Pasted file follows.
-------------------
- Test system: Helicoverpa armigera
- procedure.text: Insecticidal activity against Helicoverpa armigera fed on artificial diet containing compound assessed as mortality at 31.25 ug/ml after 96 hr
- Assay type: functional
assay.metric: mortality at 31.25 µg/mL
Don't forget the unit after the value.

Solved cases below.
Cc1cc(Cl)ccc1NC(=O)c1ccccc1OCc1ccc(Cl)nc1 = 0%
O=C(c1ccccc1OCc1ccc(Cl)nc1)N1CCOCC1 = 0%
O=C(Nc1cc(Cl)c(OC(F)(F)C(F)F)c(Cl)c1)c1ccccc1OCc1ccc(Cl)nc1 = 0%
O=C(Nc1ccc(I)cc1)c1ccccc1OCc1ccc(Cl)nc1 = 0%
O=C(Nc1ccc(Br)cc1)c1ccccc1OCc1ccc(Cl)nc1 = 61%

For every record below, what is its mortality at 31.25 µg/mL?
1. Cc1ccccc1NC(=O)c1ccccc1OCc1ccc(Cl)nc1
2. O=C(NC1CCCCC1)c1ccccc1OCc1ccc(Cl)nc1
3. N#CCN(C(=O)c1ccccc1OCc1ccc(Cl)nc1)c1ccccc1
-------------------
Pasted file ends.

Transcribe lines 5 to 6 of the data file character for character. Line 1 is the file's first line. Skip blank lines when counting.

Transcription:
Don't forget the unit after the value.

Solved cases below.